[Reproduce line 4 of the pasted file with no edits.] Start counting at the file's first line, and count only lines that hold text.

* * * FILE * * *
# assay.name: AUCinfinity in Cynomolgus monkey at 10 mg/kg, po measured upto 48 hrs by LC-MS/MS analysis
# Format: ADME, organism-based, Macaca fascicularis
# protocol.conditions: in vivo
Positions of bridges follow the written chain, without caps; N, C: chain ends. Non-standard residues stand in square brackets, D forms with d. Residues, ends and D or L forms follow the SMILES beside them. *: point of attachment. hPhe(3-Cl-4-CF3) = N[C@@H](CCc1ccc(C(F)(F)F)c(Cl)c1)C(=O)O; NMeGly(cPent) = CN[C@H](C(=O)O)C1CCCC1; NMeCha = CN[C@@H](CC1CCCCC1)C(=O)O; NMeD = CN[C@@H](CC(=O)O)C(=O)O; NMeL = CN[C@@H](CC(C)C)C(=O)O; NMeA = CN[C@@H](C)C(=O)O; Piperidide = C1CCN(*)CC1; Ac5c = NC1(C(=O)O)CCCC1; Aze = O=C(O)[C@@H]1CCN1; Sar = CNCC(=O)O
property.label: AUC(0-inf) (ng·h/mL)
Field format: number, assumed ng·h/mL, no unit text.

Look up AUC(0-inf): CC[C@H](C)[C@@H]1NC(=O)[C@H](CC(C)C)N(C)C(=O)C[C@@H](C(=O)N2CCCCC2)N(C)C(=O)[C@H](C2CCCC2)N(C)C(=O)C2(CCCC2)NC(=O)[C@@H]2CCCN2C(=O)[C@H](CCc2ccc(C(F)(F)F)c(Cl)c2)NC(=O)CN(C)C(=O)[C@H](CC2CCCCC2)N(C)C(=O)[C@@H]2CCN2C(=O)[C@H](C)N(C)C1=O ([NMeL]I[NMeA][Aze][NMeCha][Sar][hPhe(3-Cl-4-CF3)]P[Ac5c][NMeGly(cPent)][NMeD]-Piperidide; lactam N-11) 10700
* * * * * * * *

Positions of bridges follow the written chain, without caps; N, C: chain ends. Non-standard residues stand in square brackets, D forms with d. Residues, ends and D or L forms follow the SMILES beside them. *: point of attachment. hPhe(3-Cl-4-CF3) = N[C@@H](CCc1ccc(C(F)(F)F)c(Cl)c1)C(=O)O; NMeGly(cPent) = CN[C@H](C(=O)O)C1CCCC1; NMeCha = CN[C@@H](CC1CCCCC1)C(=O)O; NMeD = CN[C@@H](CC(=O)O)C(=O)O; NMeL = CN[C@@H](CC(C)C)C(=O)O; NMeA = CN[C@@H](C)C(=O)O; Piperidide = C1CCN(*)CC1; Ac5c = NC1(C(=O)O)CCCC1; Aze = O=C(O)[C@@H]1CCN1; Sar = CNCC(=O)O